Alumni Suggest Favorite Books
What books have had a profound influence on you personally or professionally?
Jonathan Dixon, MD ’70
Thinking, Fast and Slow, by Daniel Kahneman. This is a summary of Kahneman’s research that led to his receiving the 2002 Nobel Prize in Economics. It is a fascinating reminder of the mistakes we all make in the process of critical thinking, often the result of old habits, inherent biases, and resorting to common heuristics. I use examples and anecdotes from the book when teaching second-year medical students as they make their transition from the basic science years into their clinical rotations, where clinical reasoning becomes so important. The book fosters the discipline to always stop and think slowly about the validity of one’s critical analysis of complex problems.
Robert Colvin, MD ’68
Cancer Ward, by Aleksandr Solzhenitsyn; General Pathology, by Howard Florey; Mechanisms of Disease, by Ruy Pérez-Tamayo; Pathology of the Kidney, by Robert Heptinstall; and many, many more.
Nneka Azikiwe Holder, MD ’97
Caste, by Isabel Wilkerson. It reframes the conversation about racism and is a much better explanation of how systemic it is and why it continues to exist.
Jan Polissar, MD ’61
Years after graduation, I’m OK—You’re OK, by Thomas Harris, and What Do You Say After You Say Hello, by Eric Berne, finally made sense of psychiatry, my chosen field. I also greatly appreciated the twenty-four-volume collected works of Sigmund Freud, which won the Goethe Prize in 1930.
Richard Peinert, MD ’73
The Unwinding of the Miracle, by Julie Yip-Williams. I read this book because she and I are both Williams College alums. Thank God I did. It is her memoir of her five-year battle with colon cancer. There was no happy ending; this brilliant, talented woman died at age 42. Brilliant writing dealing with hopes, dashed hopes, joy, anger, family dynamics, interactions with her docs. This is a must-read for any physician. Keep a hanky nearby.
Edward Wolpow, MD ’64
A book I have given, perhaps at this point a dozen times, to medical students, other doctors, or bright youngsters interested in medicine, art, history, life: The Healing Hand: Man and Wound in the Ancient World, by pathologist Guido Majno, one of our very best teachers at HMS. Try to find the hardcover—the better to enjoy the illustrations. And try to experience medicine, art, and life as he did.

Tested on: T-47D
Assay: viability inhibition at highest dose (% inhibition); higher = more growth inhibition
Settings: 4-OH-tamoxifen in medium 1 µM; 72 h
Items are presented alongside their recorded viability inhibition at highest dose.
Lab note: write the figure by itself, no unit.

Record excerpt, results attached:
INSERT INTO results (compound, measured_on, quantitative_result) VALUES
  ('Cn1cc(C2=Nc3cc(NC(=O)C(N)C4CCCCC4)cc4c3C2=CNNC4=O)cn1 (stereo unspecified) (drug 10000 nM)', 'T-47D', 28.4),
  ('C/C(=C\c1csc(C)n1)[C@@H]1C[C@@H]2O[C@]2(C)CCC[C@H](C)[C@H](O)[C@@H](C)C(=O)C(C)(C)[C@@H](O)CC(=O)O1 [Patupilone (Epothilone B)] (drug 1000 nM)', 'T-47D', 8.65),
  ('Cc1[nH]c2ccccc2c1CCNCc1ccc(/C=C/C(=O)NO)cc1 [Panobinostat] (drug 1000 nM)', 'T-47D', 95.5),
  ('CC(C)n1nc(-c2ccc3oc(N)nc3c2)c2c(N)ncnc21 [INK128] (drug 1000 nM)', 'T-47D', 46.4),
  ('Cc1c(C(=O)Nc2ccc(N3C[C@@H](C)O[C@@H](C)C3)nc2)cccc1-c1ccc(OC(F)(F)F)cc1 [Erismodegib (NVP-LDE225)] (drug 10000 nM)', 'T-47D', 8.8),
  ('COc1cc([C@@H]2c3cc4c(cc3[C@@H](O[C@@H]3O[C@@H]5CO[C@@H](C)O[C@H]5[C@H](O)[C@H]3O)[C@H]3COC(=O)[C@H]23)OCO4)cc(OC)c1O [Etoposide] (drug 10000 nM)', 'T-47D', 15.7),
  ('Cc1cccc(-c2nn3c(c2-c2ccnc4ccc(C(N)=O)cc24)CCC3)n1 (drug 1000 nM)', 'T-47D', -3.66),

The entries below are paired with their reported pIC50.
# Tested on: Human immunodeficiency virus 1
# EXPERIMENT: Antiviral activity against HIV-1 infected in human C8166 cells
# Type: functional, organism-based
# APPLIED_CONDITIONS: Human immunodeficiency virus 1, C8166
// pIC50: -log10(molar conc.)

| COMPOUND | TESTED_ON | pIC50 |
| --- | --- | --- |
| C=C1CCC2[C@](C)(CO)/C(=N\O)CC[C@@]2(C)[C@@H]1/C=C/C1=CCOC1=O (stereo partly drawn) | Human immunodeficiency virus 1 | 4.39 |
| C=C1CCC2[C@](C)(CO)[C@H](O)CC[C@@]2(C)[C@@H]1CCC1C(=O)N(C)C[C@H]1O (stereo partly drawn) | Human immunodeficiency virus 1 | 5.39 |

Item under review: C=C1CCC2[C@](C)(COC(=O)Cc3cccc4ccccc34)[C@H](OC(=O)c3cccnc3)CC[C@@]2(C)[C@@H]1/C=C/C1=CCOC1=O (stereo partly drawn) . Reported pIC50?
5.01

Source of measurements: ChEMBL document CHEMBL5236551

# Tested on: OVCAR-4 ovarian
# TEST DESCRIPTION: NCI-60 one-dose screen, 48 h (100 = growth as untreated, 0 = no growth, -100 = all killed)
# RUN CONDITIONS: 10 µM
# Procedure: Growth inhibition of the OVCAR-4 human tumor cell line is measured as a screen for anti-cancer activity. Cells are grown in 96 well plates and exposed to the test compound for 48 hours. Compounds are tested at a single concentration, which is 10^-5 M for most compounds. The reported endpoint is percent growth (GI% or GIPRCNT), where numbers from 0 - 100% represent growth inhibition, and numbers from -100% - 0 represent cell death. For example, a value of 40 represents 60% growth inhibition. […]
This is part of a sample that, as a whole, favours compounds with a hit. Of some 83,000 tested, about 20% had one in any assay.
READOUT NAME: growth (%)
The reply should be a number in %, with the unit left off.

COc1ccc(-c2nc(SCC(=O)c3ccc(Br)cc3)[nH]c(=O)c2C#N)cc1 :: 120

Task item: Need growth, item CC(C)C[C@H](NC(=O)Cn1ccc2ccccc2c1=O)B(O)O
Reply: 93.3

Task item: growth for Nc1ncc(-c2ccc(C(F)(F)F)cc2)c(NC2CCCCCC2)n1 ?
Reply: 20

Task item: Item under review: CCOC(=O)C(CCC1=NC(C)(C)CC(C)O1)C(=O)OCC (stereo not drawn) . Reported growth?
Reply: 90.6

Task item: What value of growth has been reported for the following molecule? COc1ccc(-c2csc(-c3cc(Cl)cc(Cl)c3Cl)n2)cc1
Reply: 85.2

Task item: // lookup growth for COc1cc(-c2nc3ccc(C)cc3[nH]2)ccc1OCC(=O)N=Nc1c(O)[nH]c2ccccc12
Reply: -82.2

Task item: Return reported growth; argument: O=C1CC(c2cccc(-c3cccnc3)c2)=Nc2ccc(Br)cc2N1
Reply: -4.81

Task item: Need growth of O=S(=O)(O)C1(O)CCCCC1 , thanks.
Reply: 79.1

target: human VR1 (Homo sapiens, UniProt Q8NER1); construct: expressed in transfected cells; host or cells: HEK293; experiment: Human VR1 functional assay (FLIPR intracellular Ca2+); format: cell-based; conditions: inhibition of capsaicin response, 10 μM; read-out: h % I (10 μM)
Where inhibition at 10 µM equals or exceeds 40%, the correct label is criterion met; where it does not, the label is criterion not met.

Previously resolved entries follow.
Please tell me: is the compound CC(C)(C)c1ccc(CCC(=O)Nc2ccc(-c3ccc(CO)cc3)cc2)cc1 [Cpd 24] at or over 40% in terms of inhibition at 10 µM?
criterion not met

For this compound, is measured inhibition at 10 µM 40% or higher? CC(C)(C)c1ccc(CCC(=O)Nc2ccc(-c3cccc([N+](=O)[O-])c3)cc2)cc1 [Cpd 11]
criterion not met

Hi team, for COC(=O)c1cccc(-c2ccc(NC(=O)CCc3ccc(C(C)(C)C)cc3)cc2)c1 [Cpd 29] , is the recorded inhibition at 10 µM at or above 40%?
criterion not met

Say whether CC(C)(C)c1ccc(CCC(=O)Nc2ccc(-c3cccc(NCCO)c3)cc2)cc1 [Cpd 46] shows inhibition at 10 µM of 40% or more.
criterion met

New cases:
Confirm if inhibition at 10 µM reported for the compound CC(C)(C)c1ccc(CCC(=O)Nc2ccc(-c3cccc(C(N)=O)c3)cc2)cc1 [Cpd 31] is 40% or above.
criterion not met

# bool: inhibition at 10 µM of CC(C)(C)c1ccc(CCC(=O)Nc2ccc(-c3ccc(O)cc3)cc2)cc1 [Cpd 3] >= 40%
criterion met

Ellen Weber, MD ’83
Heartsounds: The Story of a Love and Loss, by Martha Weinman Lear. This is the true story of a middle-aged physician who has a major heart attack with subsequent severe heart failure. His wife, the author, describes not just the terrifying course of his disease but the profound lack of empathy and attention they received from his physicians. As you go through med school and internship, it is easy to get tired and cynical. This book will remind you why you became a physician and will keep you listening to your patients.
William Goodson, MD ’71
These books illustrate how to learn from stories. The Early Diagnosis of the Acute Abdomen, by Sir Zachary Cope, explains the skill of diagnosis using a history and a physical before everyone just ordered a CAT scan. From Fish to Philosopher: The Story of Our Internal Environment, by Homer Smith, posits that kidneys are necessary for philosophers to sit around talking, details the evolution of the kidney, and answers the lifeboat question on the renal exam. Hint: Give away the vintage wine and drink the beer for hydration.
Christopher Baker, MD ’74
Beyond Halftime: Practical Wisdom for Your Second Half, by Bob Buford. This book helped me adjust to my retirement after 30-plus years as a general surgeon. The main message is that one needs to transition from success to significance (i.e., pay it forward by sharing your experience with younger colleagues).
Mitchell Rabkin, MD ’55